First, while I completely understand those who see using the stem cell lines from already discarded embryos as a passive acceptance of such destruction, I do not believe the decision devalues life. Bush drew a very distinct line. By allowing funding for research on existing stem cells lines from embryos that were already destroyed and can not be brought back, but NOT allowing funds for research which would destroy more embryos, he sent a message that human life is not dispensable, even in its microscopic form. How can anyone not consider Bush pro-life when he adamantly stated in his first address to the Nation, that a microscopic embryo is human life, has value, and should not be destroyed for experimentation?
But those sixty embryos were destroyed specifically for experimentation, so isn't the use of the stem cell lines condoning such destruction? I do not believe so, any more than accepting treatment for hypothermia is condoning Nazi death camp experiments.
Yes, Nazi death camp experiments -- the ultimate example of human rights violations. One such experiment included freezing prisoners to death in tanks of ice water in order to learn how to treat hypothermia. Though the Nazis failed to find a treatment, their data was eventually captured by Allied troops, and allied doctors developed information based on that data which is used today in the treatment of hypothermia.(5) Now, do people refuse hypothermia treatment because the treatment was developed from data collected during horrible Nazi death camp experiments? Obviously the ethics surrounding Nazi death camp experiments isn't an issue that most Americans (pro-life or pro-choice) struggle with -- such experiments are considered abominations. However, the data used to find a treatment for hypothermia is a direct result from experiments done on people specifically to find such a treatment. If using the stem cells from destroyed embryos (embryos no one can ever bring back), while disallowing any more embryo destruction is devaluing life or condoning such killing, then isn't using data from Nazi death camp experiments for medical purposes an even greater showing of disrespect for the value of human life? I doubt anyone would believe that hypothermia treatment is in any way passively condoning the horrors of Nazi concentration camps. At some point, the doctrine of implied complicity in immoral acts must be replaced with reasoned compassion for the living. This point is reached when allowing treatment/research would not promote, and could possibly prevent, additional such evil acts.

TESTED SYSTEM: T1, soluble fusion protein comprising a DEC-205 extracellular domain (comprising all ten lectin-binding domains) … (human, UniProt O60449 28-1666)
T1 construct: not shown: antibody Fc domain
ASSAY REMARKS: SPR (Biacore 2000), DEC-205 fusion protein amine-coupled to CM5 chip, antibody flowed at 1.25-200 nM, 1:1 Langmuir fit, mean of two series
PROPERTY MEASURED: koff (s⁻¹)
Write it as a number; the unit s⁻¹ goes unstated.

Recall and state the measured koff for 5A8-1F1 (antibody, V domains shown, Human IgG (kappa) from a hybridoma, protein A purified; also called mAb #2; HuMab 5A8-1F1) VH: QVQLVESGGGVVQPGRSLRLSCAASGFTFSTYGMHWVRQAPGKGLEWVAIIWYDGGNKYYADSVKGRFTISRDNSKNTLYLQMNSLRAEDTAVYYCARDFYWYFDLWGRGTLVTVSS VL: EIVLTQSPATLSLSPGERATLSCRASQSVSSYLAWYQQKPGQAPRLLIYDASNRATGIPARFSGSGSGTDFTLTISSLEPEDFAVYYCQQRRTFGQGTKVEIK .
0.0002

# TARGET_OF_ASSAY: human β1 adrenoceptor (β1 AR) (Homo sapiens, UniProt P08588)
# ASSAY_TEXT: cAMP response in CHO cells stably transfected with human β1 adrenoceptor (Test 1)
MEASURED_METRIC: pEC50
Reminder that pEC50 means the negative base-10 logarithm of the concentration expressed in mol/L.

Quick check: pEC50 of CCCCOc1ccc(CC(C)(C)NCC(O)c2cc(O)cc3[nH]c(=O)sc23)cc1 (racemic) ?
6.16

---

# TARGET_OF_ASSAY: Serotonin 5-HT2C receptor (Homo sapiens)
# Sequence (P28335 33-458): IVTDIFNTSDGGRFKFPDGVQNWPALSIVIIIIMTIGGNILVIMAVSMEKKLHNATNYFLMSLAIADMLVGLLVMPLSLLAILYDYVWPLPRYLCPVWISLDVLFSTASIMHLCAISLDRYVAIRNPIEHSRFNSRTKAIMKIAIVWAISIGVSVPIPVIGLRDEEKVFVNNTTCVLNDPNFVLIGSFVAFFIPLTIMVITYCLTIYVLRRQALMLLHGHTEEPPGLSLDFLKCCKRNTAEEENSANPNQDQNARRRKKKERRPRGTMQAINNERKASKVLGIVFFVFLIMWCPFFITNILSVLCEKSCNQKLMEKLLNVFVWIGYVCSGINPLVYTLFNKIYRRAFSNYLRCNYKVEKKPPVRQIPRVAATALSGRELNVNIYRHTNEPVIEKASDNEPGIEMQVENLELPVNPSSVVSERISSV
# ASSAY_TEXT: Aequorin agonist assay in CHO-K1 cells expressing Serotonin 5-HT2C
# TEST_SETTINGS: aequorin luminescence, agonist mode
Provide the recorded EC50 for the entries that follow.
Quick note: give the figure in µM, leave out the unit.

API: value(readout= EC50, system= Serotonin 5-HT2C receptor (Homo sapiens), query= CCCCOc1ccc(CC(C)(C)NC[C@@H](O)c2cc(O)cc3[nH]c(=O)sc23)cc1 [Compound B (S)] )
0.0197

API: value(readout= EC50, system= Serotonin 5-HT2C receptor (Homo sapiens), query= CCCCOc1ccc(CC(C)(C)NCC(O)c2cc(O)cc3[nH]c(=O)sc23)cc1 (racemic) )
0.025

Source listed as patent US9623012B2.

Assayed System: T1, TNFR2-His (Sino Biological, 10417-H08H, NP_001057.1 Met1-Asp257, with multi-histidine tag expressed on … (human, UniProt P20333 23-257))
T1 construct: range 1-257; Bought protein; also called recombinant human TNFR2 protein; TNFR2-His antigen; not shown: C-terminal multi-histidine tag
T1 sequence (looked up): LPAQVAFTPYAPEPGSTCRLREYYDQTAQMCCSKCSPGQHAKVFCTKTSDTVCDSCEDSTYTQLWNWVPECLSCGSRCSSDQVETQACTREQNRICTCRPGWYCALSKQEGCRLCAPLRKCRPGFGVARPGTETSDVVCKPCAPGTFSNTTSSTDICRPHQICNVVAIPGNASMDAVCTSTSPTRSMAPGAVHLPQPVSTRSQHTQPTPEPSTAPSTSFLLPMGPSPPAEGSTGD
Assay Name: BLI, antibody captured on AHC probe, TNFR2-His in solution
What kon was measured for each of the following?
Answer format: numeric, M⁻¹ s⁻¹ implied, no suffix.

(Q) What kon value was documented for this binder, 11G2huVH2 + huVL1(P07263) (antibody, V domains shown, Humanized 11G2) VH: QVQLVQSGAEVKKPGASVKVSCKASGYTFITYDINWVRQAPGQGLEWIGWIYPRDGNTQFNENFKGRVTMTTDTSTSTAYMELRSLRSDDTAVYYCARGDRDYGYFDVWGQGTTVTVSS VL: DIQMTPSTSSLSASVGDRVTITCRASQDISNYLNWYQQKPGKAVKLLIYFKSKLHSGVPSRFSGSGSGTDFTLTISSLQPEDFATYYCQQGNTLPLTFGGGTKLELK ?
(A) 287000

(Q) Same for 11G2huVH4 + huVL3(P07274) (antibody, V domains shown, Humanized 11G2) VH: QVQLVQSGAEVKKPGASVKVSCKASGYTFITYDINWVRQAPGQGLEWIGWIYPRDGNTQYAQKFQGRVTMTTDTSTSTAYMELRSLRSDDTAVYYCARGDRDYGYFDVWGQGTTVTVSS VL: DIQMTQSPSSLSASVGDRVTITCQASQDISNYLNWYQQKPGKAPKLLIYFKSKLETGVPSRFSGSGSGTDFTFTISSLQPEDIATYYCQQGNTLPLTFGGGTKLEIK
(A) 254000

It's also important to note that Bush's refusal to federally fund future embryo destruction is relevant to the doctrime of implied complicity. If funding had been extended to include destroying more embryos, then the use of the existing sixty stem cell lines would be, in essence, condoning the "additional evil act" and I would firmly disagree with using those sixty stem cell lines. However, not only can those embryos never be brought back, but Bush's decision stopped federally funding the destruction of the other 100,000 frozen embryos which were candidates for experimentation.
However, I can fully understand the concern of those who believe Bush's decision devalues life and could open the doors for more funding which includes destroying more embryos. As Bonnie Chernin Rogoff, founder of Jews for Life states:
"Since abortion was legalized in 1973, have we ever seen any limits? From early suction to saline, from saline to dilation and evacuation, and partial birth abortion. Next came the harvesting and sale of fetal body parts. These are the reasons I am dismayed by President Bush's decision. I know where it will lead."(6)
Such concerns are valid. Past experience shows that sometimes, if you give an inch, people will take a mile. Couldn't Bush's decision, especially if this research proves extremely promising, open the floodgates and lead towards government funding research that would include destroying dozens, or even hundreds more embryos? The possibility exists, but I believe the flip side to the argument is an even greater possibility. Had Bush not made an exception for the sixty existing stem cell lines, Congress could have very well overridden his decision, seeing it as too radical, and allowed broader funding that included further embryo destruction. In addition, Bush vowed to veto any attempt by Congress to expand federally funded embryonic stem-cell research beyond what he specified.(7)